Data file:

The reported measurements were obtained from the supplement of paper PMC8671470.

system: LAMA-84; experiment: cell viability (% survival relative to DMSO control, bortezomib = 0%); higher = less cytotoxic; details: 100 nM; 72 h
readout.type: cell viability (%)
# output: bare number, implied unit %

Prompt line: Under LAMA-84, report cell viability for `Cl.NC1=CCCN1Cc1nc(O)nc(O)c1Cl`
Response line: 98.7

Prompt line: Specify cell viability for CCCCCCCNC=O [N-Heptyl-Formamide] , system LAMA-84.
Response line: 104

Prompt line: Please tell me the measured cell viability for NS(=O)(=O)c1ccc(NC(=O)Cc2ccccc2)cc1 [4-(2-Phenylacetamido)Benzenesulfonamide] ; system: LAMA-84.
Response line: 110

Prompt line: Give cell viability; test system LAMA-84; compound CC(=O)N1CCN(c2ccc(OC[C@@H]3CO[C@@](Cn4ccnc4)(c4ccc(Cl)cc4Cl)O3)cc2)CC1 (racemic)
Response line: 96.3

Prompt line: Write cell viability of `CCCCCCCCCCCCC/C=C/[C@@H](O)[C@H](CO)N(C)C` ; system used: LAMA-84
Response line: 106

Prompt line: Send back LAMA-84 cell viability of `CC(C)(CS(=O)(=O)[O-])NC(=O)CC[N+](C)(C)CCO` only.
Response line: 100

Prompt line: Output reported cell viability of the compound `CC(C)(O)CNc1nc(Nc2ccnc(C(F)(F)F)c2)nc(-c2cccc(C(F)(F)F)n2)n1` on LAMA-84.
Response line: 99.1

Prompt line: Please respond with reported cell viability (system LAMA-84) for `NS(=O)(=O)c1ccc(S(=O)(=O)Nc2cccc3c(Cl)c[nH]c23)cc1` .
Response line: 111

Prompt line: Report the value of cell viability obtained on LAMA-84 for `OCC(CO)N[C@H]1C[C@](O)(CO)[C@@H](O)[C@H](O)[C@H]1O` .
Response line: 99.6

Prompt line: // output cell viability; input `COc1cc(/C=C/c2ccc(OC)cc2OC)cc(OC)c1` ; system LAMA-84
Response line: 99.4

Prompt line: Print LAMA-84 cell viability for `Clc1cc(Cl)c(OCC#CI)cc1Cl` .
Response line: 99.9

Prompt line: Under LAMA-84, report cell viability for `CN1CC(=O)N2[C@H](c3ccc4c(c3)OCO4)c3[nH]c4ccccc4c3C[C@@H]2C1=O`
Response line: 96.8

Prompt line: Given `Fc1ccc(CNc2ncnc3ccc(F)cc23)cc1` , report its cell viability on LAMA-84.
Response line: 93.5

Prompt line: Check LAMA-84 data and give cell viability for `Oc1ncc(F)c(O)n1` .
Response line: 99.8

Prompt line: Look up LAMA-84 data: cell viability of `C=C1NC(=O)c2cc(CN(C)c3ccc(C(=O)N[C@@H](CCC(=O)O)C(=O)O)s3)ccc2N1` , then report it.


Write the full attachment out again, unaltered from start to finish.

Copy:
The reported measurements were obtained from the supplement of paper PMC8671470.

system: LAMA-84; experiment: cell viability (% survival relative to DMSO control, bortezomib = 0%); higher = less cytotoxic; details: 100 nM; 72 h
readout.type: cell viability (%)
# output: bare number, implied unit %

Prompt line: Under LAMA-84, report cell viability for `Cl.NC1=CCCN1Cc1nc(O)nc(O)c1Cl`
Response line: 98.7

Prompt line: Specify cell viability for CCCCCCCNC=O [N-Heptyl-Formamide] , system LAMA-84.
Response line: 104

Prompt line: Please tell me the measured cell viability for NS(=O)(=O)c1ccc(NC(=O)Cc2ccccc2)cc1 [4-(2-Phenylacetamido)Benzenesulfonamide] ; system: LAMA-84.
Response line: 110

Prompt line: Give cell viability; test system LAMA-84; compound CC(=O)N1CCN(c2ccc(OC[C@@H]3CO[C@@](Cn4ccnc4)(c4ccc(Cl)cc4Cl)O3)cc2)CC1 (racemic)
Response line: 96.3

Prompt line: Write cell viability of `CCCCCCCCCCCCC/C=C/[C@@H](O)[C@H](CO)N(C)C` ; system used: LAMA-84
Response line: 106

Prompt line: Send back LAMA-84 cell viability of `CC(C)(CS(=O)(=O)[O-])NC(=O)CC[N+](C)(C)CCO` only.
Response line: 100

Prompt line: Output reported cell viability of the compound `CC(C)(O)CNc1nc(Nc2ccnc(C(F)(F)F)c2)nc(-c2cccc(C(F)(F)F)n2)n1` on LAMA-84.
Response line: 99.1

Prompt line: Please respond with reported cell viability (system LAMA-84) for `NS(=O)(=O)c1ccc(S(=O)(=O)Nc2cccc3c(Cl)c[nH]c23)cc1` .
Response line: 111

Prompt line: Report the value of cell viability obtained on LAMA-84 for `OCC(CO)N[C@H]1C[C@](O)(CO)[C@@H](O)[C@H](O)[C@H]1O` .
Response line: 99.6

Prompt line: // output cell viability; input `COc1cc(/C=C/c2ccc(OC)cc2OC)cc(OC)c1` ; system LAMA-84
Response line: 99.4

Prompt line: Print LAMA-84 cell viability for `Clc1cc(Cl)c(OCC#CI)cc1Cl` .
Response line: 99.9

Prompt line: Under LAMA-84, report cell viability for `CN1CC(=O)N2[C@H](c3ccc4c(c3)OCO4)c3[nH]c4ccccc4c3C[C@@H]2C1=O`
Response line: 96.8

Prompt line: Given `Fc1ccc(CNc2ncnc3ccc(F)cc23)cc1` , report its cell viability on LAMA-84.
Response line: 93.5

Prompt line: Check LAMA-84 data and give cell viability for `Oc1ncc(F)c(O)n1` .
Response line: 99.8

Prompt line: Look up LAMA-84 data: cell viability of `C=C1NC(=O)c2cc(CN(C)c3ccc(C(=O)N[C@@H](CCC(=O)O)C(=O)O)s3)ccc2N1` , then report it.